William Marks (Pennsylvania)
|United States Senator
March 4, 1825 – March 4, 1831
|Preceded by||Walter Lowrie|
|Succeeded by||William Wilkins|
October 13, 1778|
Chester County, Pennsylvania
|Died||April 10, 1858
|Political party||National Republican|
William Marks (October 13, 1778 – April 10, 1858) was an American lawyer and politician from Beaver, Pennsylvania. He served in both houses in the state legislature and was the Speaker for the House from 1813 to 1819. He later represented Pennsylvania in the United States Senate.
Life and career
He was born on October 13, 1778, in Chester County, Pennsylvania and moved with his father to Allegheny County, Pennsylvania in his early childhood. He received little formal schooling and trained in the trade of leather tanning. Marks subsequently studied law and was admitted to the bar. He practiced law in Pittsburgh and held several local offices, including coroner of Allegheny County, and was elected to the Pennsylvania House of Representatives, where he served from 1810 to 1819. He served as speaker beginning in 1813. In 1814, Marks served as commander of the Pennsylvania Militia. He was subsequently elected to the Pennsylvania Senate in 1820, serving until 1825.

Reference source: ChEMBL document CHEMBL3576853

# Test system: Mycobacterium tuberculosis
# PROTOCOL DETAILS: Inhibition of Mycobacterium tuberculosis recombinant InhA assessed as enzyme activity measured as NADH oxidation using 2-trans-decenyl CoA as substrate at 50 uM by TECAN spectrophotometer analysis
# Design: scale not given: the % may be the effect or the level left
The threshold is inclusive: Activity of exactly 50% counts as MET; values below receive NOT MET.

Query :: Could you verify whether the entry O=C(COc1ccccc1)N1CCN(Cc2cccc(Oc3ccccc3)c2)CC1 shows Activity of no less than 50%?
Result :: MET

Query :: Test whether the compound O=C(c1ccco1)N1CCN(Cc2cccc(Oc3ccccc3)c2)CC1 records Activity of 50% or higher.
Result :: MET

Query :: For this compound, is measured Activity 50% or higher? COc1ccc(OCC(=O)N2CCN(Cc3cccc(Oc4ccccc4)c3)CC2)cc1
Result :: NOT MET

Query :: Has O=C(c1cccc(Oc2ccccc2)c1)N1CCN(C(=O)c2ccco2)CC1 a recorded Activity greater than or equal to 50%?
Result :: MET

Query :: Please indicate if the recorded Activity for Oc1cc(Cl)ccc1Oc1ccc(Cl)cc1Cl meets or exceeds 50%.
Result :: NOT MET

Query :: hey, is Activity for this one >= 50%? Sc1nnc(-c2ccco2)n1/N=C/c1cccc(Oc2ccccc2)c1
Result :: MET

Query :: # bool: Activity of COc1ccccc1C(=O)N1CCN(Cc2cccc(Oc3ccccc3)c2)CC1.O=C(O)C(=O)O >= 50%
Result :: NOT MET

Marks was elected to the United States Senate as a National Republican in 1824 and assumed office in March 1825. After unsuccessfully seeking reelection, his term expired in March 1831. He served as chairman of the Committee on Engrossed Bills and Committee on Agriculture during his tenure as U.S. Senator.
After his term in the U.S. Senate, Marks resumed practicing law in Pittsburgh, after which he moved to Beaver, Pennsylvania and retired to private life in 1850. He died in Beaver on April 10, 1858 and was interred in the old Buffalo Street cemetery in the McCreery lot.
|United States Senate|
|U.S. Senator (Class 3) from Pennsylvania
Served alongside: William Findlay, Isaac D. Barnard
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